Our resident statastician gets to grips with New Japan Cup 2023
New Japan Pro Wrestling’s perennial single-elimination tournament, the New Japan Cup, kicks off on March 5th from Korakuen Hall with two first-round matches from the upper-left quadrant of the tournament’s bracket. I am here to dissect the statistics and history of each entrant in this year’s contest to give you the upper hand as you fill in your brackets and make your predictions.
This year, each quadrant of the bracket houses six heavyweight wrestlers, with two securing first-round byes. In the case of the upper-left quadrant, KENTA and Chase Owens are the lucky wrestlers with first-round byes, but the rest of the quadrant features stiff competition. There are no first-time New Japan Cup entrants in the upper-left quadrant, and this section of the bracket features one New Japan Cup tournament winner (Tetsuya Naito – 2016), one New Japan Cup tournament finalist (SANADA – 2019), and the 2020 New Japan Cup USA winner (KENTA). Below, we’ll look at each wrestler’s history, and I’ll do my best to determine who has the best chance of advancing to the semi-finals on March 19th.
SANADA has seen some success in the New Japan Cup, reaching the final in 2019 and boasting a .684 all-time winning percentage in the tournament. In his five tournaments, SANADA has reached the final once and the semi-finals twice. He has never been ousted in the first round, and we have to go back to his first New Japan Cup in 2017 to find the last time he was eliminated in the second round.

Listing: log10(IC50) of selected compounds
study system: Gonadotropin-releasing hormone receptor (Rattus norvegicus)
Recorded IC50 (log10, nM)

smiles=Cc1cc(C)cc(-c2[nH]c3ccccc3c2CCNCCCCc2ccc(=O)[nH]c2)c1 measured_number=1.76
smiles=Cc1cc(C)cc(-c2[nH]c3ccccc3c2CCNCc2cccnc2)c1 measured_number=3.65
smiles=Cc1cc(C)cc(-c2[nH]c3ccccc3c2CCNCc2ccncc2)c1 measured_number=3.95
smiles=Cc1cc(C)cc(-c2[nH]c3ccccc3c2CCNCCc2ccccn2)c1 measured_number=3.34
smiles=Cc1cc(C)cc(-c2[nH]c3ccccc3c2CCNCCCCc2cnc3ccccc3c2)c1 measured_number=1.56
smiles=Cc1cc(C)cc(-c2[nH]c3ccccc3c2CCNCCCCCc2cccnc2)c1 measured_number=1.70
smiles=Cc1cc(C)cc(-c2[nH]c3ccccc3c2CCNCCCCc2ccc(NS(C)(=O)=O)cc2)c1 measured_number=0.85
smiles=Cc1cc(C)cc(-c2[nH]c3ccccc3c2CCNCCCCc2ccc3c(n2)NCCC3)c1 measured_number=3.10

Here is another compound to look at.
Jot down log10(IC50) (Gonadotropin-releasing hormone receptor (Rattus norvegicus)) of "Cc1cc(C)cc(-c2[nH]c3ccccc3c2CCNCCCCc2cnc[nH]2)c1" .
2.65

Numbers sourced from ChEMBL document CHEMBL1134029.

SANADA enters the 2023 New Japan Cup with the best singles record against the five other wrestlers in this quadrant at 10-2, but the Cold Skull has been on a bit of a cold streak of late. We’d have to go back to October 2022 to find SANADA’s most recent singles victory. But this is the season when SANADA usually turns it on, and he’s drawn a familiar foe in Taichi in the first round. SANADA leads the all-time singles series with Taichi 4-1, and he is 5-1 in New Japan Cup Matches at Korakuen Hall.
We can’t discount SANADA’s recent cold streak, even with all facts and figures pointing to a SANADA victory. SANADA enters his match with Taichi as a slight favorite, but I’m not risking my bankroll on that bet.
Taichi enters his sixth consecutive New Japan Cup with a different backstory than his first-round opponent, SANADA. Taichi enters with just a 4-5 all-time New Japan Cup Record and has been eliminated in the first round twice.
Taichi begins this year’s New Japan Cup with losing records in all three of our major categories, and he has just a 3-9 combined record against the five wrestlers in the quadrant. Even with all signs pointing to an early exit from Taichi, it is hard to bet against him, as SANADA has struggled to find success of late. Taichi will surely enter his first-round match with SANADA with a chip on his shoulder after SANADA eliminated him in the first round of last fall’s NJPWWorld Television Title Tournament. Taichi will go through this whole quadrant as an underdog, which doesn’t make him an appealing pick to reach the Final Four.
KENTA drew a first-round bye, and it’s a good thing, as he has struggled to defeat the wrestlers in this quadrant in singles matches. KENTA enters with just a 1-5 record against wrestlers in the quadrant, with his only victory occurring against Tetsuya Naito. KENTA is one of just two wrestlers in this quadrant with a winning singles record over the last 365 days.